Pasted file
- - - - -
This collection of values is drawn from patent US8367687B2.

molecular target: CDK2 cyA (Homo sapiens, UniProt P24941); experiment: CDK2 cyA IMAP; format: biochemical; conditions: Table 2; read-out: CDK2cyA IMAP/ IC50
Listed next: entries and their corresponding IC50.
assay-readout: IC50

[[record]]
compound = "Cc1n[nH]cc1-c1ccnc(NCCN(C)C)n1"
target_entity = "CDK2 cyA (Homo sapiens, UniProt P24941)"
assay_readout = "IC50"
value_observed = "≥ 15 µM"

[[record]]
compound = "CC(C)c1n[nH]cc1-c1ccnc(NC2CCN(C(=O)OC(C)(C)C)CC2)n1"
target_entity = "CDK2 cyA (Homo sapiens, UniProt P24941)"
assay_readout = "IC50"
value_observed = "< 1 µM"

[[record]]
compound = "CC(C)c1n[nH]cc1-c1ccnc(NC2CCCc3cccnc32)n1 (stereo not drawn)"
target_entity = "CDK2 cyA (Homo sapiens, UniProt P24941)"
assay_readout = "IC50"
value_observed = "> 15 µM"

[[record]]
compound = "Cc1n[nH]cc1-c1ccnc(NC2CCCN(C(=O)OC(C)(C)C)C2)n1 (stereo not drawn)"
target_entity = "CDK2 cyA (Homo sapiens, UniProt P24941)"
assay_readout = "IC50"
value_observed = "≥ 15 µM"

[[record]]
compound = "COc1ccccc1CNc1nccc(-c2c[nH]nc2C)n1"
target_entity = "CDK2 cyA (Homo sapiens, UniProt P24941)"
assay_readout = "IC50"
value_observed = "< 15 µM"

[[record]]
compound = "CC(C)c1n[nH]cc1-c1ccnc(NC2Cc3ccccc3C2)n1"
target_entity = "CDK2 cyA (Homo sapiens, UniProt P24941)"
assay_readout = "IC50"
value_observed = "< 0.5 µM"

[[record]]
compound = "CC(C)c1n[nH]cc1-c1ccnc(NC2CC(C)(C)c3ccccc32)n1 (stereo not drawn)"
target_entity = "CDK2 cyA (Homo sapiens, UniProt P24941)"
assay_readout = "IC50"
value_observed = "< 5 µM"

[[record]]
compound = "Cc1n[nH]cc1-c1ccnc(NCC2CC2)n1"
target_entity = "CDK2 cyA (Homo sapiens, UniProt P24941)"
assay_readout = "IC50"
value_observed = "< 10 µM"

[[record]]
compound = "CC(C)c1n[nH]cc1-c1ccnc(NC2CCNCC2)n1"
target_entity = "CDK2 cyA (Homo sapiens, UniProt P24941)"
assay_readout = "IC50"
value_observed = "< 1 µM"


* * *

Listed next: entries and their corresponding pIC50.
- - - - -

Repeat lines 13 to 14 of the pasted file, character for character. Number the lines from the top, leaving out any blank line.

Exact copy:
assay_readout = "IC50"
value_observed = "< 1 µM"